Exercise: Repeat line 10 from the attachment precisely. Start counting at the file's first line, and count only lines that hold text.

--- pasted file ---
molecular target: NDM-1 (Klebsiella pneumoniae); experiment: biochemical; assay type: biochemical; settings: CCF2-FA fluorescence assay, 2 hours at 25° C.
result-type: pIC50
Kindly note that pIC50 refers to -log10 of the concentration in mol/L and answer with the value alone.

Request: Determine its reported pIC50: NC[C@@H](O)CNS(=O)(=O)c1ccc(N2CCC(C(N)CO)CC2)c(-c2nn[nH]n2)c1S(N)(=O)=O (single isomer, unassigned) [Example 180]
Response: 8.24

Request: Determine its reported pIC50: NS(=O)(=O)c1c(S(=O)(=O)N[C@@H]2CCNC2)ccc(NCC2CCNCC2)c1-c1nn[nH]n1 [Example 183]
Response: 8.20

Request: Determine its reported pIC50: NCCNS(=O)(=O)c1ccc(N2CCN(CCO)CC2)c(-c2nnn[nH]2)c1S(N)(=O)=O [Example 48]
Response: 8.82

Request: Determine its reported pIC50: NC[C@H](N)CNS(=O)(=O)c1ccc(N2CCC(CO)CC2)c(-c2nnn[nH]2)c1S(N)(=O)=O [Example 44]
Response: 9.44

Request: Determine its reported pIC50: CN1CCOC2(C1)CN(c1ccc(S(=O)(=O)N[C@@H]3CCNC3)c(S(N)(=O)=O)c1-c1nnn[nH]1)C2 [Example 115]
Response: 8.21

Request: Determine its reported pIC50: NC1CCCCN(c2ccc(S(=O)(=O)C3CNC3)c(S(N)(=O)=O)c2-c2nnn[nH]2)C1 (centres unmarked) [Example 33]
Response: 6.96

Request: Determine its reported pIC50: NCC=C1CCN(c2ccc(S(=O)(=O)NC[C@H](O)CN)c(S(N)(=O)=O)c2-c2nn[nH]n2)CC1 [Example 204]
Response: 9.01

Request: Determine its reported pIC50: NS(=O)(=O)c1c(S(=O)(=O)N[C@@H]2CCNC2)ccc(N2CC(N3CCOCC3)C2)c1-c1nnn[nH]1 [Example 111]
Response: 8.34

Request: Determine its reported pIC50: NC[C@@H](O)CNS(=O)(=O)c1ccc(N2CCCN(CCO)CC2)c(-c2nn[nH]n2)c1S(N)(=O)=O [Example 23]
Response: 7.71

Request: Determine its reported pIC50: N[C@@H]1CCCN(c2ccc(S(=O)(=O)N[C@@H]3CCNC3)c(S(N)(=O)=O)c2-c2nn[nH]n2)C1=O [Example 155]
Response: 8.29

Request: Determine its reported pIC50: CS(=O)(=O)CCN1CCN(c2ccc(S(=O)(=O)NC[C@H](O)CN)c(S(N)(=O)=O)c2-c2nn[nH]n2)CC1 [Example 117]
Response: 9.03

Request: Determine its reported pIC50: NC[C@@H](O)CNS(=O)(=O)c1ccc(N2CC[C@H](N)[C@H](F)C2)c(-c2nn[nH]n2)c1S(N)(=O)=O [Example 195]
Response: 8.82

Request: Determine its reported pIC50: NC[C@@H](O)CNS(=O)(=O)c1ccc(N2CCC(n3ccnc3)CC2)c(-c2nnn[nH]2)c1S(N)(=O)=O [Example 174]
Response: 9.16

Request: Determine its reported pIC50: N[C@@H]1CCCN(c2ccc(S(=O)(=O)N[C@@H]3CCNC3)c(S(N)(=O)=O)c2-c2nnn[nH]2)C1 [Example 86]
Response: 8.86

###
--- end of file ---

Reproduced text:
Request: Determine its reported pIC50: NC[C@H](N)CNS(=O)(=O)c1ccc(N2CCC(CO)CC2)c(-c2nnn[nH]2)c1S(N)(=O)=O [Example 44]